the greater mystery of things...more clearly than the eyes see."
    ~Edward Weston, 1922.

  9. #9

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    Quote Originally Posted by Poisson Du Jour View Post
    Study the theory, and in practice, determine all angles with cues gathered visually, as intended in large format. Using a calculator is certainly not necessary.
    Correct. What are you going to do, measure the angles of everything in your scene, then input these values to the I-thingy? Ludicrous.
    Use the groundglass, it's what it's there for.

  10. #10
    Poisson Du Jour's Avatar
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    The calculator on iPhones and additional scientific calculator apps can be useful in the conversion of measurements where intersectors and planes are difficult to determine at close distances with very small movements e.g. in a macro shot in a 35mm set up yielding an image of acceptable overall sharpness (not just the peg of extended focus at a fixed aperture), it might be more convenient to then work the formula sine angle of tilt/swing = f/length / distance; if I am using my Canon TS-E 24mm (which I have used and taught for 24 years) and focused on a plane at e.g. 17.5cm from the principal point of the lens, it would be: sine angle of tilt/swing = (f)24/175. Then, a calculator conversion from sine to degrees provides the answer to this input of — the amount of tilt/swing I would be applying for the established angle of the picture. I use a standard Android sci-calc for this; no sweat, no fuss, no confudlements, just cheer.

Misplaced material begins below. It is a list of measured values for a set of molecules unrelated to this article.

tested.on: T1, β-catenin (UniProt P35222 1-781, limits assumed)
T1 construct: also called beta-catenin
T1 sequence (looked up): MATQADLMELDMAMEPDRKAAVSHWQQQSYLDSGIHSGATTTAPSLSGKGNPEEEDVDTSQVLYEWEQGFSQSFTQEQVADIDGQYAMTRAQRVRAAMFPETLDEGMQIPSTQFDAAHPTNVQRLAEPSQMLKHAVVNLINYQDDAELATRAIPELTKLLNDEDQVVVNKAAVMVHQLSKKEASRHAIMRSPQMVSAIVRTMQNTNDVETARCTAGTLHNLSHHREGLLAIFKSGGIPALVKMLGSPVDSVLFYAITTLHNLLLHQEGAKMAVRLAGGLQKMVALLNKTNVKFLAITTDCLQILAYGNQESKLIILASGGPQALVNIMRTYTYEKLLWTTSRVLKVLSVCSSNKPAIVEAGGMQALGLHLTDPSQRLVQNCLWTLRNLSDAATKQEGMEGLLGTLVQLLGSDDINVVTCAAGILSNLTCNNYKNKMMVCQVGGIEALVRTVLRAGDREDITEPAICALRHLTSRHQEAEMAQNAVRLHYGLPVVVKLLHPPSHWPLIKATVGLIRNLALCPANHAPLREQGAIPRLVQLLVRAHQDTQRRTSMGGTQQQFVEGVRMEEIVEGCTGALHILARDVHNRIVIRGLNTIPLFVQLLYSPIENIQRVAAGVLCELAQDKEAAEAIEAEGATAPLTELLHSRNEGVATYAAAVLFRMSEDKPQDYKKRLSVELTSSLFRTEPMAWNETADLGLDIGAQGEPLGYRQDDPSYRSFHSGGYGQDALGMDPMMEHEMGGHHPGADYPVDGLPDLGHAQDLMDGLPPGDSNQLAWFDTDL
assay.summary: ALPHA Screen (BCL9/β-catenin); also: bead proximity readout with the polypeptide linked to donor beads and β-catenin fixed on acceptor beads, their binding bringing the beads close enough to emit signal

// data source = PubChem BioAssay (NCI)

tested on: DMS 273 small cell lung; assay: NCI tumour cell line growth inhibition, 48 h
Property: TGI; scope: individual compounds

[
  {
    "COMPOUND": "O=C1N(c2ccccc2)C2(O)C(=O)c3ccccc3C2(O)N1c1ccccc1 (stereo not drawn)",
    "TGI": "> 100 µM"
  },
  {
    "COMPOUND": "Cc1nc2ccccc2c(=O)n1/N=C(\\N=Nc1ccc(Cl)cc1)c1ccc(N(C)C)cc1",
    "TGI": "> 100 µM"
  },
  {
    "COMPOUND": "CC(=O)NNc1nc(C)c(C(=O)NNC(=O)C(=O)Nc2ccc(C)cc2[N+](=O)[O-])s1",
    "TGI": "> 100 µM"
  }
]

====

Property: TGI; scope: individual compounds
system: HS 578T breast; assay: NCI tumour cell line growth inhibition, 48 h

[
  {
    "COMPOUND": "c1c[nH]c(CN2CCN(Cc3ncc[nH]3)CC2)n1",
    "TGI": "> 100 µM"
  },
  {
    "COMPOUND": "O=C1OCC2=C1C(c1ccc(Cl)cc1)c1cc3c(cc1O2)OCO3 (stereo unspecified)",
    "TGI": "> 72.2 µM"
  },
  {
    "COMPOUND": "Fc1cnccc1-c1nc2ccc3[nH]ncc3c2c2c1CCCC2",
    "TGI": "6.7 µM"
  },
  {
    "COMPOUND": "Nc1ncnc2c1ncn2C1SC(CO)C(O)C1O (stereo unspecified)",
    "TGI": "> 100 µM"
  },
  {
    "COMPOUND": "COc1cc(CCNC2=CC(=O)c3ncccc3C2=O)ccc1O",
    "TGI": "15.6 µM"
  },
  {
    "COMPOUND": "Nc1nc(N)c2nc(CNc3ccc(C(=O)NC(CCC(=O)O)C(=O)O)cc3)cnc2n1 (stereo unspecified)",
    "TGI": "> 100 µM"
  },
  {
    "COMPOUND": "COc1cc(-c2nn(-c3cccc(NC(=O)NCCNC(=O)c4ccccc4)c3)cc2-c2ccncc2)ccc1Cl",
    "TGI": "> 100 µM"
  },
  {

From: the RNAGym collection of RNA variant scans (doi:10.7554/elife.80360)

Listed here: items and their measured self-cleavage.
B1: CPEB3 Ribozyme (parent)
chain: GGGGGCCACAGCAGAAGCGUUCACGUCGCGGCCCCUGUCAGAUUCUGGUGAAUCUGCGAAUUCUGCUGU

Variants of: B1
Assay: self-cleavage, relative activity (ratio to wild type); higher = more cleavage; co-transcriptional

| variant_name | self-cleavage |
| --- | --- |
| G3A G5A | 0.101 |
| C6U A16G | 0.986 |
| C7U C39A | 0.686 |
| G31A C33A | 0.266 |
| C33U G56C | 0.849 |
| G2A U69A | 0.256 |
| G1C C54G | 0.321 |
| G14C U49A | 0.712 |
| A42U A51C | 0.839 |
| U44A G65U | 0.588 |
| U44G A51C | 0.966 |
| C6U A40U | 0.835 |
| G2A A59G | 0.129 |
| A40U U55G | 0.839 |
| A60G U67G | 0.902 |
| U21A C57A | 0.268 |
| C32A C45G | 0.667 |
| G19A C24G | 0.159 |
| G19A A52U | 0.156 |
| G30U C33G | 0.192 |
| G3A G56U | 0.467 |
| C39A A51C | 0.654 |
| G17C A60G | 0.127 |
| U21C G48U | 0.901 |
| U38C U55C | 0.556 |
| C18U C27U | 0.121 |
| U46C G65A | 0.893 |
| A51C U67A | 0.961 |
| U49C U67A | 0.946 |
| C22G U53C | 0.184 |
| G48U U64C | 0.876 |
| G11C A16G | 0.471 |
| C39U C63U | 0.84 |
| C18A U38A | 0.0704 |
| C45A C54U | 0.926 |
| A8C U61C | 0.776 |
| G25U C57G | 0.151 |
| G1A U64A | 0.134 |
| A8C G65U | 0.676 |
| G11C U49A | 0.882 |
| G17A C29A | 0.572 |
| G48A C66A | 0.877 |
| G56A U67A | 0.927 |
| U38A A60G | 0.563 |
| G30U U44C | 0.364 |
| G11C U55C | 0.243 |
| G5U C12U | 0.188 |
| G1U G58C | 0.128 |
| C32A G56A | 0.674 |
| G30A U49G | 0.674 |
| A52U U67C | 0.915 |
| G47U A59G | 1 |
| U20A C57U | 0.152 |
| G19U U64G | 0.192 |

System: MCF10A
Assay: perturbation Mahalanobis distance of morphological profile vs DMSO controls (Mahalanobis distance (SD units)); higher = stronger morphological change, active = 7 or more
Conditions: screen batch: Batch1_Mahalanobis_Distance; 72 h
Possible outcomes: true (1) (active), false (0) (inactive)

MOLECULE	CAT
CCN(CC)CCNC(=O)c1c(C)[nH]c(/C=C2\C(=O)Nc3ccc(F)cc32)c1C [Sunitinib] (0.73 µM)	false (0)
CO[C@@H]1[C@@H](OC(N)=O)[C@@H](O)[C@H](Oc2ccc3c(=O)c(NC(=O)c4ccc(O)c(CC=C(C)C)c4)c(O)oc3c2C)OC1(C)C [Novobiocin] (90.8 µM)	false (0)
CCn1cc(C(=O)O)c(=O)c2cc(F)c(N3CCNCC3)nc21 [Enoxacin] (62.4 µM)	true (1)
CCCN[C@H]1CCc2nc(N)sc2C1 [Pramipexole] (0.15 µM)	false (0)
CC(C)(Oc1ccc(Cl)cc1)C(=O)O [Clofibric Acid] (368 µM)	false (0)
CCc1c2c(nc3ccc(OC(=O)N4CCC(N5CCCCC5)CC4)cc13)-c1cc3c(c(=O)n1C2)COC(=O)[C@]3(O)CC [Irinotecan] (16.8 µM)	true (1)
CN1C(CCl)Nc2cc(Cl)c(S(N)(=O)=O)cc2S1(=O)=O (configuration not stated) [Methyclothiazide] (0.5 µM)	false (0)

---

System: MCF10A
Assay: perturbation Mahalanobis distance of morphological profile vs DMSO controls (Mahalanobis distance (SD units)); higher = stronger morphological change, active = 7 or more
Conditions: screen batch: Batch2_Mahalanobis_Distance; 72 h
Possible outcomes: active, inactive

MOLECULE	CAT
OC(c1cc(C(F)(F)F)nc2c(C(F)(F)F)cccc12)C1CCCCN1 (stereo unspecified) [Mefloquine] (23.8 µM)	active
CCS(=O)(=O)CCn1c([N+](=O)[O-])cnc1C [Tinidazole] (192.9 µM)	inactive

This calculation is only a good idea at close-ups/macro — it is of no critical consequence in absence in landscape where visual assessment is the most common (and least fiddly) method of establishing the principal planes, hinge line, depth of field, range of acceptable focus and extended focus peg for the given aperature; I imagine in the example I have given that the tilt/swing would effectively be far too great for large format — maybe 35° at an upscaled theoretical comparison to the larger [4x5] format (from 35mm); only very, very small movements of 35mm T/S lenses are required to effect quite large changes and characteristics as opposed to much larger movements in LF.

    Unfortunately, while many people with LF aspire to coming to grips with Scheimpflug, in reality it is a very complex, technical and mysterious area of positional theory, not made any more easier by the very deep discourse of Harold Merklinger (albeit with excellent diagrams that clearly reflect what is being explained). So... visual approximation is and will remain the best method of setting measurements/movements — and you should be taking as long as you want until you are happy, the alternative being hopelessly bogged down in calculus and not getting any photography done!
    “The photographer must determine how he wants the finished print to look before he exposes the negative.
    Before releasing the shutter, he must seek 'the flame of recognition,' a sense that the picture would reveal
    the greater mystery of things...more clearly than the eyes see."
    ~Edward Weston, 1922.